Debug Movie Review
Written by Joel Harley
DVD released by Signature Entertainment
Directed by David Hewlett
2014, 86 minutes, Rated 15(UK)
DVD released on 3rd November 2014
Tenika Davis as Prisoner
Adrian Holmes as Capra
Kerr Hewitt as Mel
Kyle Mac as Samson
Sent to work on an abandoned space freighter (you know the sort – cold outside, no kind of atmosphere) six young and conspicuously attractive computer hackers run afoul of the vindictive Operating System which lives and works there (sadly not named 'Holly'). 'Evil can't be deleted' goes the tagline to Debug, which lets you know everything about the film that you need to know. Also, tell that to Songs of Innocence, which I deleted from my iTunes without much trouble at all.
David Hewlett's Debug is essentially a low-budget 2001: A Space Odyssey for people who want none of the art, story or believable special effects (or three hour runtime) that go hand-in-hand with Kubrick's classic. It does have Jason Momoa though, undoing every single bit of cool he ever accrued with Game of Thrones – in the opening moments of the movie, no less. Rest assured, no matter how daft his eventual Aquaman is, his appearance here is destined to go down in history as the stupidest-looking thing he's ever done.
Sci-fi on a Syfy budget, Debug is not a film for those who need good CGI or practical effects to stay invested in a story. The sets look like something from out of an episode of Red Dwarf, while the computer animation is reminiscent of an early Playstation3 game. Clever filmmaking could have distracted the audience from its problems, but Debug often goes out of its way to show lengthy exterior shots of the ship and too many well-lit corridors and big shiny rooms. By doing this it makes its own artifice all too evident.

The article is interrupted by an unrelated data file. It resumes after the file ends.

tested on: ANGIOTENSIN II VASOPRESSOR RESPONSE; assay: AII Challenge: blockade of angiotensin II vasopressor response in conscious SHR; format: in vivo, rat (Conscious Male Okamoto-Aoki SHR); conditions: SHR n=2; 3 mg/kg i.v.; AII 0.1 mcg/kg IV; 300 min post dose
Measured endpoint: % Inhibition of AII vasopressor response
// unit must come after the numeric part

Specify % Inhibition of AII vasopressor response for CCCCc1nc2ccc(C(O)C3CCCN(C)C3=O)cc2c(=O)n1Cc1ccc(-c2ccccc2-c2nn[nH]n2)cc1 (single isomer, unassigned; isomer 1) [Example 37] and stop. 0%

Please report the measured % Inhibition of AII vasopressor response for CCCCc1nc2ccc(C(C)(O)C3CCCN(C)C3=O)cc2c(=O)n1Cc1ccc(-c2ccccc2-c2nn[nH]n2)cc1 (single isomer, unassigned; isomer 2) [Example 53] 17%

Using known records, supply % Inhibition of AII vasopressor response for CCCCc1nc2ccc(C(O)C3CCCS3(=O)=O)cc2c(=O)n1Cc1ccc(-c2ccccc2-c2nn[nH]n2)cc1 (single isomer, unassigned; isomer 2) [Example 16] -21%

Which is a shame, because it has the foundation of a good film. The concept may be old hat, but there's still plenty of room for a sci-fi horror blend with shades of 2001, Sphere and Resident Evil. Late nineties' era Paul W.S. Anderson would have done wonders for this script (shut up, Event Horizon is a fantastic movie). Even Jason X managed to have fun with a similar cast, sense of humour and hokey visuals. As it is, Hewlett struggles with the tone and visuals, trying to do far too much with far too little. It's mostly annoying where it could have been creepy and serious where it could have gone dark. It gets even more frustrating when it unleashes the surprisingly competent gore, knocking off its irritating young cast one by one.
Debug isn't a complete waste, then, but nor is it something I could recommend to fans of horror, sci-fi or good movies. It has its moments, but they're few and far between. Never mind debugging, this could use a full system reboot.